This is a short summary of the laws against the papists, under their three several classes of persons professing the popish religion, popish recusants convict, and popish priests. Of which the president Montesquieu observes,(e) that they are so rigorous, though not professedly of the sanguinary kind, that they do all the hurt that can possibly be done in cold blood. But in answer to this it may be observed (what foreigners who only judge from our statute-book are not fully apprized of) that these laws are seldom exerted to their utmost rigour: and, indeed, if they were, it would be very difficult to excuse them. For they are rather to be accounted for from their history, and the urgency of the times which produced them, than to be approved (upon a cool review) as a standing system of law. The restless machinations of the Jesuits during the reign of Elizabeth, the turbulence and uneasiness of the papists under the new religious establishment, and the boldness of their hopes and wishes for the succession of the queen of Scots, obliged the parliament to counteract so dangerous a spirit by laws of a great, and then perhaps necessary, severity. The powder-treason in the succeeding reign struck a panic into **58]James I., which operated in different ways: it occasioned the enacting of new laws against the papists, but deterred him from putting them in execution. The intrigues of queen Henrietta in the reign of Charles I., the prospect of a popish successor in that of Charles II., the assassination-plot in the reign of king William, and the avowed claim of a popish pretender to the crown in that and subsequent reigns, will account for the extension of these penalties at those several periods of our history. But if a time shall ever arrive, and perhaps it is not very distant, when all fears of a pretender shall have vanished, and the power and influence of the pope shall become feeble, ridiculous, and despicable not only in England but in every kingdom of Europe, it probably would not then be amiss to review and soften these rigorous edicts; at least, till the civil principles of the Roman Catholics called again upon the legislature to renew them: for it ought not to be left in the breast of every merciless bigot to drag down the vengeance of these occasional laws upon inoffensive, though mistaken, subjects; in opposition to the lenient inclination of the civil magistrate, and to the destruction of every principle of toleration and religious liberty.
This hath partly been done by statute 18 Geo. III. c. 60, with regard to such papists as duly take the oath therein prescribed of allegiance to his majesty, abjuration of the pretender, renunciation of the pope’s civil power, and abhorrence of the doctrines of destroying and not keeping faith with heretics and deposing or murdering princes excommunicated by authority of the see of Rome: in respect of whom only the statute of 11 & 12 W. III. is repealed so far as it disables them from purchasing or inheriting, or authorizes the apprehending or prosecuting the popish clergy, or subjects to perpetual imprisonment either them or any teachers of youth.5
In order the better to secure the established church against perils from non-conformists of all denominations, infidels, Turks, Jews, heretics, papists, and sectaries, there are, however, two bulwarks erected; called the corporation and test acts: by the former of which(f) no person can be legally elected to any office relating to the government of any city or corporation, unless within a twelvemonth before he has received the sacrament of the Lord’s supper according to the rites of the church of England; and he is also enjoined to take the oaths of allegiance and supremacy at the *[*59same time that he takes the oath of office; or, in default of either of these requisites, such election shall be void.6 The other, called the test act,(g) directs all officers, civil and military, to take the oaths and make the declaration against transubstantiation in any of the king’s courts at Westminster, or at the quarter sessions, within six calendar months after their admission; and also within the same time7 to receive the sacrament of the Lord’s supper according to the usage of the church of England, in some public church, immediately after divine service and sermon, and to deliver into court a certificate thereof signed by the minister and church-warden, and also to prove the same by two credible witnesses; upon forfeiture of 500l. and disability to hold the said office.8 And of much the same nature with these is the statute 7 Jac. I. c. 2, which permits no person to be naturalized or restored in blood but such as undergo a like test: which test having been removed in 1753, in favour of the Jews, was the next session of parliament restored again with some precipitation.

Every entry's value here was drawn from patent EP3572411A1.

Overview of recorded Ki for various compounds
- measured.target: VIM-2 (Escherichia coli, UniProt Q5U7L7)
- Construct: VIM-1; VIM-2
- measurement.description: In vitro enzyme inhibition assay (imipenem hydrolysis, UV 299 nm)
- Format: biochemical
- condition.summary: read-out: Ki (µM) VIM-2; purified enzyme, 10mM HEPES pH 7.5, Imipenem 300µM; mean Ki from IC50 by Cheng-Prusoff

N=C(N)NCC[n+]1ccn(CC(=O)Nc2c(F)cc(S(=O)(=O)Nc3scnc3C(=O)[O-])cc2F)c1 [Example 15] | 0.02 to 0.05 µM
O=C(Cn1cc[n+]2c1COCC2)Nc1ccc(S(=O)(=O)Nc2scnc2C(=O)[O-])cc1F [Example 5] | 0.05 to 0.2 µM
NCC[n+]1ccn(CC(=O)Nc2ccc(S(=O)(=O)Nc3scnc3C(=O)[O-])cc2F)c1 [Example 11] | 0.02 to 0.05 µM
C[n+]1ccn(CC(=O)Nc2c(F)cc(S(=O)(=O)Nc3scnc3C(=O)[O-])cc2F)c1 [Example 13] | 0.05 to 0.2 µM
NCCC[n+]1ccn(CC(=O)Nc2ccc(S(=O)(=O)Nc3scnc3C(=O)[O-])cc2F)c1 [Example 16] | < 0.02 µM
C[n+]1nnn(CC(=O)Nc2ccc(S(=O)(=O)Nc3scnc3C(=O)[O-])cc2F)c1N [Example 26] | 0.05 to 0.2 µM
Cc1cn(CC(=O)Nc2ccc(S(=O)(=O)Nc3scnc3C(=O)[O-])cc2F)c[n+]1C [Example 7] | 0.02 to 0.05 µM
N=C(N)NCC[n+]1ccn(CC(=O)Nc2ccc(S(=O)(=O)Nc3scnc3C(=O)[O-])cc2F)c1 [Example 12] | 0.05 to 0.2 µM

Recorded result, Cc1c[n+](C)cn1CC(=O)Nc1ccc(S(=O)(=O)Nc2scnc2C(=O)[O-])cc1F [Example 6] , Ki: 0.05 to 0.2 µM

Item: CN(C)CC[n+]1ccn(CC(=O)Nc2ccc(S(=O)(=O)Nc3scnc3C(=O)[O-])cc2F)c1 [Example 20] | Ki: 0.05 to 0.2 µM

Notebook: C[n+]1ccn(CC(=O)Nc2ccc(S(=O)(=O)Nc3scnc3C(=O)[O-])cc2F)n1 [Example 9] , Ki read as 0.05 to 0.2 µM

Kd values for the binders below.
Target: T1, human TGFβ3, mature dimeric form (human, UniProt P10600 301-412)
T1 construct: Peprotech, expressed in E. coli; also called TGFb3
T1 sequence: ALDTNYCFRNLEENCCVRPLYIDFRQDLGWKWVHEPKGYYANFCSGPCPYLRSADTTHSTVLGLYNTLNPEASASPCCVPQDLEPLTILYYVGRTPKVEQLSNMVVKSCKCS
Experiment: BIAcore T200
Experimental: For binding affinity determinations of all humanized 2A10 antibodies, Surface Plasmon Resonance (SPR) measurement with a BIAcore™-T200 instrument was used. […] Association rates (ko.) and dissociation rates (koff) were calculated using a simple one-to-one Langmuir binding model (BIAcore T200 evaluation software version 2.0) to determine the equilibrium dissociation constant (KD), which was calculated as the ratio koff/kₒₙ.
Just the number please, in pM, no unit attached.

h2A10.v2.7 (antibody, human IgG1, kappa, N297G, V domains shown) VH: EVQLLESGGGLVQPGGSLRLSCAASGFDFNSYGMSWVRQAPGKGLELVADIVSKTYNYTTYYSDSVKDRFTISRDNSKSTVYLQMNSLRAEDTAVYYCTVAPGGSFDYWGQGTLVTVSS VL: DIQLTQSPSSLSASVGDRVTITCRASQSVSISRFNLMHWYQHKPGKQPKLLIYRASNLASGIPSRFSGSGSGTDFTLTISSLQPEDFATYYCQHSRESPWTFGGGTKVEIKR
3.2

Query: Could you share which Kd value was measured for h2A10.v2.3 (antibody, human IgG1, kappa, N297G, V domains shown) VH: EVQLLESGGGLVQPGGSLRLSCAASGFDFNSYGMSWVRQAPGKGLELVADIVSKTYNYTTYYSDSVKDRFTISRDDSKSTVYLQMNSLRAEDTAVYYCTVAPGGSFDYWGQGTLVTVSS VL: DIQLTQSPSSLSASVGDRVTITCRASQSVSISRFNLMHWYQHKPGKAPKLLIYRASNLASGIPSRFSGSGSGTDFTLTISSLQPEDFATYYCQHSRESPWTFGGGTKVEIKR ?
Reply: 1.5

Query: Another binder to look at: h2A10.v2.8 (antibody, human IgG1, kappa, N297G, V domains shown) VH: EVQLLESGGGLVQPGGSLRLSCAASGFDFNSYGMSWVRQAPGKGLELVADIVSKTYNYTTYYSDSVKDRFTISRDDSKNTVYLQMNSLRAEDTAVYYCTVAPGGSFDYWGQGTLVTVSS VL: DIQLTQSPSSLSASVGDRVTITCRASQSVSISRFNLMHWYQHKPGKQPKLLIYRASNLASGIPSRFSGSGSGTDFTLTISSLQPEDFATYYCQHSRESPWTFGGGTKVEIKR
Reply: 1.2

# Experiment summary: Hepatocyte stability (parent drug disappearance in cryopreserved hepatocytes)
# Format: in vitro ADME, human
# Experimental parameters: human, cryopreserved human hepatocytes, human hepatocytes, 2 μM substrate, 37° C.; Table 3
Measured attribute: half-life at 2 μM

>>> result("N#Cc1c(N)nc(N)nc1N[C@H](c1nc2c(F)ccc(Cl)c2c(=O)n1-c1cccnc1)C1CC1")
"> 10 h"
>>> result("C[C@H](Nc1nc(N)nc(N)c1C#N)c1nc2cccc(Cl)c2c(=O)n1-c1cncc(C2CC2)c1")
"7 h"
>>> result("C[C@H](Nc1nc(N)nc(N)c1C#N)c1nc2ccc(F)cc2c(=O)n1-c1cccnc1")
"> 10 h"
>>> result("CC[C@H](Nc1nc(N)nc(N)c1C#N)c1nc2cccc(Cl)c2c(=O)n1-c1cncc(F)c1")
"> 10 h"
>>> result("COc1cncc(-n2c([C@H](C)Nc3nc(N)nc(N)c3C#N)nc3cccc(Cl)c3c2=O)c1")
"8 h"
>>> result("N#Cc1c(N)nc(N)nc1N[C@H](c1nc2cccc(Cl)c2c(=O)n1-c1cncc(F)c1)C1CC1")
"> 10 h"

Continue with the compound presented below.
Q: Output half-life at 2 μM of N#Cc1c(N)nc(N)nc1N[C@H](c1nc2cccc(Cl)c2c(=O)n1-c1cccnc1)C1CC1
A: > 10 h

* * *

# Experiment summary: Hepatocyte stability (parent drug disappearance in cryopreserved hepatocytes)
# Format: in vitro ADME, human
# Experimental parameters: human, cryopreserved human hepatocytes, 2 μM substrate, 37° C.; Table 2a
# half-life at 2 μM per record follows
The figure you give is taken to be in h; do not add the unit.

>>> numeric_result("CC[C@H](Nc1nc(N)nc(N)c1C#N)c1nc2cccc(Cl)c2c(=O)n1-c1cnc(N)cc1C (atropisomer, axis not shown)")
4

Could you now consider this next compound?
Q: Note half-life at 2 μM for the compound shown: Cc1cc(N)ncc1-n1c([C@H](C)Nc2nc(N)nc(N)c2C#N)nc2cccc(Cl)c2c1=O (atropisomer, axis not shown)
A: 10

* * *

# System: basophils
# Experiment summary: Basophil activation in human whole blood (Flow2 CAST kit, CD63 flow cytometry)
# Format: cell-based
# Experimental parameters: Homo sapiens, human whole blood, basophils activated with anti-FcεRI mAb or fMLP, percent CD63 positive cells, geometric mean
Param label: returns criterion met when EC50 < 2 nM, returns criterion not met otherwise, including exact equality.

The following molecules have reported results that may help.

Thus much for offences which strike at our national religion, or the doctrine and discipline of the church of England in particular. I proceed now to consider some gross impieties and general immoralities which are taken notice of and punished by our municipal law; frequently in concurrence with the ecclesiastical, to which the censure of many of them does also of right appertain; though with a view somewhat different: the spiritual court punishing all sinful enormities for the sake of reforming the private sinner, pro salute animæ; while the temporal courts resent the public affront to religion and morality on which all governments must depend for support, and correct more for the sake of example than private amendment.
IV. The fourth species of offences, therefore, more immediately against God and religion, is that of blasphemy against the Almighty by denying his being or providence; or by contumelious reproaches of our Saviour Christ.9 Whither also may be referred all profane scoffing at the holy scripture, or exposing it to contempt and ridicule. These are offences punishable at common law by fine and imprisonment, or other infamous corporal punishment;(h) for Christianity is part of the laws of England.(i)